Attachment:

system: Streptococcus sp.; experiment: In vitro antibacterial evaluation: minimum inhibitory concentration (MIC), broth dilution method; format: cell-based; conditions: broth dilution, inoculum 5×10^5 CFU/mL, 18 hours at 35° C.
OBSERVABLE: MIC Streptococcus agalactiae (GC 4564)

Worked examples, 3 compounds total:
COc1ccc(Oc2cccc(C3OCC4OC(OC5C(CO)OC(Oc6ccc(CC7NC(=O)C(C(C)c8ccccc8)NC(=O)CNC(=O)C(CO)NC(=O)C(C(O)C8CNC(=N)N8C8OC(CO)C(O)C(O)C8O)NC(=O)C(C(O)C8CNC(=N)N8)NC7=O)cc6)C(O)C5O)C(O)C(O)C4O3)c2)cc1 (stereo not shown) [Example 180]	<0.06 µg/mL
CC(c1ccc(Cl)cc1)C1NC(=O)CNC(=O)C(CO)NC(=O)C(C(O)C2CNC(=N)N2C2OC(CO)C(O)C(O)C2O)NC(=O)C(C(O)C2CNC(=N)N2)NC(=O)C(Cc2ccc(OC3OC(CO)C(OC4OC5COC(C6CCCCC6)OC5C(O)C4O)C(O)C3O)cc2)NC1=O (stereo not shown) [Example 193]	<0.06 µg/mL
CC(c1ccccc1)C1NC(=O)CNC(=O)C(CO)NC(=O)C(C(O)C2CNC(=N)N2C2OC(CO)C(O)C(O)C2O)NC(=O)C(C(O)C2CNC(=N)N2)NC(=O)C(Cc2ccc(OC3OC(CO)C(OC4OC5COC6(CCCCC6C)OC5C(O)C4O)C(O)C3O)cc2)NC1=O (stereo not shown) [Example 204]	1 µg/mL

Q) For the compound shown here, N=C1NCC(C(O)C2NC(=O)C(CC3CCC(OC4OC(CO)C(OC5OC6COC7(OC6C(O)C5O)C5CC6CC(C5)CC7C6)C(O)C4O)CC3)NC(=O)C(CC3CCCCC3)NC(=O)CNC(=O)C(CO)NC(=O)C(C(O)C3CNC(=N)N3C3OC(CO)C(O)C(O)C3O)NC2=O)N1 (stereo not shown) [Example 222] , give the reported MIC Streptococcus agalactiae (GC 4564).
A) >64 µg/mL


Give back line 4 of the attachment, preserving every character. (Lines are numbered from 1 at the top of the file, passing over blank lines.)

COc1ccc(Oc2cccc(C3OCC4OC(OC5C(CO)OC(Oc6ccc(CC7NC(=O)C(C(C)c8ccccc8)NC(=O)CNC(=O)C(CO)NC(=O)C(C(O)C8CNC(=N)N8C8OC(CO)C(O)C(O)C8O)NC(=O)C(C(O)C8CNC(=N)N8)NC7=O)cc6)C(O)C5O)C(O)C(O)C4O3)c2)cc1 (stereo not shown) [Example 180]	<0.06 µg/mL